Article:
Spring 2013 Book List

by | May 27, 2013
filed under Books, Feminism, Pop Culture

sistercitizenby Jarrah Hodge

In between work and feminist blogging and keeping up with geek culture, I’m a huge bookworm. Here’s the latest in my series of posts of short feminist book reviews (the reviews are feminist, not necessarily the books).

Non-Fiction

 

Sister Citizen: Shame, Stereotypes, and Black Women in America by Melissa V. Harris-Perry

Melissa Harris-Perry’s Sister Citizen is a book that covers a wide ground: black American women’s misrecognition by society and how that misrecognition affects their subjectivity and participation as citizens. Luckily, Harris-Perry’s framework is really helpful and she does a great job weaving together analysis of literature, poetry and film with findings from academic and census research with actual black women’s voices, stories, and experiences.

She carefully balances discussing problematic aspects of how some black women buy in (to varying degrees) to the popular stereotypes of the “Mammy”, “Sapphire”/”Angry Black Woman”, or the “Jezebel” without denying women agency. This particularly comes out in the nuanced way she talks about how Michelle Obama has been stereotyped and has both resisted and embraced certain stereotypical traits. What I most appreciated was how broadly Harris-Perry defines “politics”

drift

and citizenship – showing the many ways in which black women practice politics in their personal lives simply through trying to navigate in an environment Harris-Perry likens to a “crooked room”.

Drift: The Unmooring of American Military Power by Rachel Maddow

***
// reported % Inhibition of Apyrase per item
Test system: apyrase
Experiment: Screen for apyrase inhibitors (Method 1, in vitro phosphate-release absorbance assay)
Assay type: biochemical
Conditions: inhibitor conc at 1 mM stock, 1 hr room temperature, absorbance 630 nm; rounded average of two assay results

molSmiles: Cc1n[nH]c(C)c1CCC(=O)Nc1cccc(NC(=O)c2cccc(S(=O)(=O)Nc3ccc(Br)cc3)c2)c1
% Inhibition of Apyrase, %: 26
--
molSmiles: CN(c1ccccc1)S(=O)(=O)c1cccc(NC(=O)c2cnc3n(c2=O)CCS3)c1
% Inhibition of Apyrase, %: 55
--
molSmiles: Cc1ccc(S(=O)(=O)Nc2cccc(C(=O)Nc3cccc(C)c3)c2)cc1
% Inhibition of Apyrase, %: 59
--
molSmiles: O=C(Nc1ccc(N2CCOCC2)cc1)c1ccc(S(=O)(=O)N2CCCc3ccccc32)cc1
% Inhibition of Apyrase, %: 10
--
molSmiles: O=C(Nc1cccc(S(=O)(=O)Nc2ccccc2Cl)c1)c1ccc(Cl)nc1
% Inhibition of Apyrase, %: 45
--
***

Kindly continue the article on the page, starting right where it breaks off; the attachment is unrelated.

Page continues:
Another MSNBC host book on a very different topic. Rachel Maddow does a good job putting together an accessible and interesting look at how US military policy has changed since the country’s founding: from a situation where war was meant to be rare and difficult to declare to now, where it’s almost constant and its political fallout is lessened through the use of contractors and extreme interpretations of the President’s executive power. My only critique of this book is that it could have been even longer. I appreciated the historical walk-through but there wasn’t enough for me on the current situation in Afghanistan and Iraq. I wonder if the book had come out later, now that the issue of drones is more public if that would have been different. As it was, I think the book was persuasive but almost lacked a sense of urgency for the need to resolve the problem.

The Poisoner’s Handbook: Murder and the Birth of Forensic Medicine in Jazz-Age New York by Deborah Blum.

Murder! Forensic Medicine! Jazz-Age! New York! Basically I was sold by the time I was half-way through the title. I wasn’t disappointed: Blum’s book combined creative non-fiction about science and history with the intrigue of true crime in a way that made it every way as suspenseful as a good mystery novel.

The Poisoner’s Handbook is primarily about the work of two men: Charles Norris and Alexander Gettler, who revolutionized the way deaths were investigated in the United States and practically created the field of forensic medicine as we know it today. Coming into a system that was rife with corruption and populated by political appointees with little to no relevant skill, Norris and Gettler managed to carve out a space for scientific rigour and public health advocacy through the Prohibition years and beyond.

Blum dedicates each chapter to a particular type of poison, looking at the cases that confronted the New York Medical Examiner’s office and how tests were developed to be able to isolate those poisons in corpses. The book links social, economic and public health concerns as it takes you through cases of industrial alcohol poisoning during Prohibition to cases of industrial poisoning such as befell the Radium Girls and leaded gasoline workers in New Jersey. Finally, high-profile individual cases including those surrounding “America’s Lucrezia Borgia”, Mary Frances Creighton, give the book more of a page-turner-y, true crime feel.

emperorThe Emperor of All Maladies by Siddhartha Mukherjee